It is the season of peace & goodwill & I would prefer to be writing positive posts.  However, I am getting messages from distressed residents about Inner West Council – Marrickville’s tree pruning, so I need to write something.

Inner West Council is currently pruning the street trees in Marrickville South. I spoke to Council’s tree pruners earlier this year, so I was surprised when they were back again so soon.

Our street trees get “managed” from all directions – Ausgrid, development & Council.  Vandals also do things to the street trees, though I am not suggesting that Council are vandals.  Imagine having three groups coming on a regular basis to give you a haircut & maybe lop your ears off.  It is no wonder so many street trees look unattractive.

My observation with pruners is that they come once to prune.  The next time they come they take off more branches that were deemed okay the last visit & no, they haven’t grown so much to be noticeable.  Ausgrid does this & over.  In a very short time, the trees get reduced into a shadow of their former self.  Ausgrid prunes the top & Council prunes the bottom.

Inner West Council – Marrickville says on their website –

“Street trees will be pruned to:

  • Remove any dead, dying or dangerous branches
  • Allow clearance for pedestrians and vehicles
  • Allow clearance to buildings (where practicable)
  • Improve their health and structure.”

So, what is the problem?  This is what has been relayed to me.

I had no knowledge that this was happening today;… Apparently, they are pruning to Australian standards & to protect workers so grass can be mowed, and so footpath is clear & people can walk to their cars.  [they] were saying most people want the trees cut out!!”   Sounds reasonable except if you know the tree was not causing a problem to begin with.   I know this tree.  It was not intruding on the footpath, nor did it prevent people from getting to their car.  What it did have was branches low down on the trunk & as far as I have observed, this is not acceptable by Council.

“This work is being done on the smaller trees to “shape them” and make it easier for council to cut grass from base of trees and away from pedestrians using footpath. This means that the trees look like pom poms and the removal of the dense bottom canopy is not appealing at all to me.”   

“Contractor tried to tell me it’s not my tree & I have no right to protest it’s being trimmed; when I lovingly water it I feel I have some say in its up keep! And will continue fighting for it to live!!!!”    The photo above will show you just how much of the bottom canopy of this tree was removed.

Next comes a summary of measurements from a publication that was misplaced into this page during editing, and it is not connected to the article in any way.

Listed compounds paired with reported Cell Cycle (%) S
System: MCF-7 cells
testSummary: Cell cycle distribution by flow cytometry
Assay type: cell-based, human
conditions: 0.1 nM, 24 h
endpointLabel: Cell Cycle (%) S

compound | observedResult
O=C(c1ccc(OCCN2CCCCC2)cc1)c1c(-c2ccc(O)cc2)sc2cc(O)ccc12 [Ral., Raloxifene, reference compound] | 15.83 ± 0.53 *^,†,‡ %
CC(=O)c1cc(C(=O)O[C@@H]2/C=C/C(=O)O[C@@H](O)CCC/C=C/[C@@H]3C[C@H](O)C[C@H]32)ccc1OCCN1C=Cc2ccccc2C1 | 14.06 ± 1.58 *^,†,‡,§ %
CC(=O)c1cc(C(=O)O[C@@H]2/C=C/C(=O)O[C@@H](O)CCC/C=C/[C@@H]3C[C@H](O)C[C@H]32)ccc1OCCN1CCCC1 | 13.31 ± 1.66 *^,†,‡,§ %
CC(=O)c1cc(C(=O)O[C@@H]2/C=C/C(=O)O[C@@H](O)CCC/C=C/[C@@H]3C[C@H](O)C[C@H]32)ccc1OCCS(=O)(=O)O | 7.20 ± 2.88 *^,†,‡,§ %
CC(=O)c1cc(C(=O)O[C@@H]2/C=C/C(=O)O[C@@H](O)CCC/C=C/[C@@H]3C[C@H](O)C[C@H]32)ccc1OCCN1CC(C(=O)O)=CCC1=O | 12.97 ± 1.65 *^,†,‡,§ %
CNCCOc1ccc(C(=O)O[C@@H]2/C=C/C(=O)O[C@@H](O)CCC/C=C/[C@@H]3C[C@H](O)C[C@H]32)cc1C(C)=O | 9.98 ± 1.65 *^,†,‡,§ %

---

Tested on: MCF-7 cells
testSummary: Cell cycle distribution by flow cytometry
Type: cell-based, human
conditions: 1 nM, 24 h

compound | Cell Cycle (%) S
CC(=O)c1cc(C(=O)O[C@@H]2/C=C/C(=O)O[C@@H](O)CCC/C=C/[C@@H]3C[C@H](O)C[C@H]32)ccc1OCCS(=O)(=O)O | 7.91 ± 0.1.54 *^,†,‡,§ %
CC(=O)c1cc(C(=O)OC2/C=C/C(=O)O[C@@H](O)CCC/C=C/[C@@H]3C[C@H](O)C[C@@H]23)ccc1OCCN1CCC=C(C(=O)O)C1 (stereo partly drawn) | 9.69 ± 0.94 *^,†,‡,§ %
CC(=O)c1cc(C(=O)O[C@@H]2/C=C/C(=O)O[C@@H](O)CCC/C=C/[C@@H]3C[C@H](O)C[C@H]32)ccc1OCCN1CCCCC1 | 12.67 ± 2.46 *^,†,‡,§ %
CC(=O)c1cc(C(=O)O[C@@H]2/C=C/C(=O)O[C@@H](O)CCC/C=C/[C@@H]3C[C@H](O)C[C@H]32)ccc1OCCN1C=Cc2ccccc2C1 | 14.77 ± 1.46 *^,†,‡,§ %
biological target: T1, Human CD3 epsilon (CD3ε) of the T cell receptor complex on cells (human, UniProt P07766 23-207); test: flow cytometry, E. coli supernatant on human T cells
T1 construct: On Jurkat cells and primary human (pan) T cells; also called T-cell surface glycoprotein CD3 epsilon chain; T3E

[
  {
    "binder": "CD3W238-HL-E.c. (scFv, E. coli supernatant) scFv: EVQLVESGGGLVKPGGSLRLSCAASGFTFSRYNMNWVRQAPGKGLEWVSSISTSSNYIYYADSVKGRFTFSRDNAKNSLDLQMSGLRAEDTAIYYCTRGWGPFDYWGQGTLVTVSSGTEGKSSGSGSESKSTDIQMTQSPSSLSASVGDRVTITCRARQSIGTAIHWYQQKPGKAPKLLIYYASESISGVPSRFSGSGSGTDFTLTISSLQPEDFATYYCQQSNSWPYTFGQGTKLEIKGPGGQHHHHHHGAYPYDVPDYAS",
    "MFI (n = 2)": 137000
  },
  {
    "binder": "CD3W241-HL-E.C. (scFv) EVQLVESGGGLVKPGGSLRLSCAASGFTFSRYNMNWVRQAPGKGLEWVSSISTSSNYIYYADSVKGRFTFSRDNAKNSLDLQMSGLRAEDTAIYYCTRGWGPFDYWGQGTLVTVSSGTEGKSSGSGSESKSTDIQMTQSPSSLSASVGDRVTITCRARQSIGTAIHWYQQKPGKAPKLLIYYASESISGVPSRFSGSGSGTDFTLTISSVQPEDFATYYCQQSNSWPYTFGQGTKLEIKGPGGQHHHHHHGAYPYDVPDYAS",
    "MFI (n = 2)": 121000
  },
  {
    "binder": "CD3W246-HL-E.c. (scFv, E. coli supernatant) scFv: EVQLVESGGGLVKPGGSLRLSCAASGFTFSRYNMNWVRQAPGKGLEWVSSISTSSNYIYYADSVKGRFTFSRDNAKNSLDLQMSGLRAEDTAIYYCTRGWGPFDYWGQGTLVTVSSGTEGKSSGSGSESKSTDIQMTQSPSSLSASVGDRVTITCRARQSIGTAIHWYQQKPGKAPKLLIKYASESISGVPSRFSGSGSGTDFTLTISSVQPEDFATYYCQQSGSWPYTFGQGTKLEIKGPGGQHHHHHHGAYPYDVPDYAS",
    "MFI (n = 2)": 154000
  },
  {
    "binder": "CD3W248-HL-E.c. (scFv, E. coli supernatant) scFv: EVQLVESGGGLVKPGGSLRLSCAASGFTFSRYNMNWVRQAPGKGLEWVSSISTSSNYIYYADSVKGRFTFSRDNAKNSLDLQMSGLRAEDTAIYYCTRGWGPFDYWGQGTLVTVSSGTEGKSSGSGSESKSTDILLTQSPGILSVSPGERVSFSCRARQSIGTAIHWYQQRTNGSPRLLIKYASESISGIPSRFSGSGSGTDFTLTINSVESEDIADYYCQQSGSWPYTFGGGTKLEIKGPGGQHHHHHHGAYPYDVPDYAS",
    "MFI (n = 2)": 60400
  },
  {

The residents do not believe the trees needed pruning & if the tree  did by Council’s standards, the residents believe that the pruning was excessive.

It is heatwave conditions at the moment.  The weather forecast for the next week is four days well above 30 degrees & five days of extreme UV index.  It can’t be good for trees to undergo so much stress in these weather conditions.  I recently learnt that trees can get sunburnt.    We still have the really hot months ahead of us.

The trees are in flower providing much needed food for wildlife & also beauty for the streetscape.  Many people wait for the flowers on trees to bloom.  Much of the flowers went into the woodchipper.

Surely it is  better to prune trees when they aren’t in flower.  It would not matter so much if we had tonnes of food-producing trees across Inner West Council – Marrickville’s section, but we don’t.  Bird-life would not be missing out on essential food supply.

Inner West Council Marrickville says on their website –

Proactive maintenance based on an annual cycle and is carried out in within a precinct according to the calendar month, i.e. January is precinct one, February is precinct two and so on.”

I downloaded their map & saw that Marrickville South is allocated June, the 6th month.  It is December, the 12th month.  Enter the website  via the Marrickville portal & they say they are doing street tree maintainance & list streets in Balmain.  That’s a bit confusing. 

To finish, I do believe Council needs to ensure that their pruners do not over prune.  Council put up signs saying Ausgrid was over pruning trees.  This was great & wonderfully supportive for the community who were reeling from the damage to street trees done by Ausgrid pruners.  What is not so great is the community perception that Council are doing the same.

Tree number one – taller than a two-storey building. It used to look as lush as the tree behind it.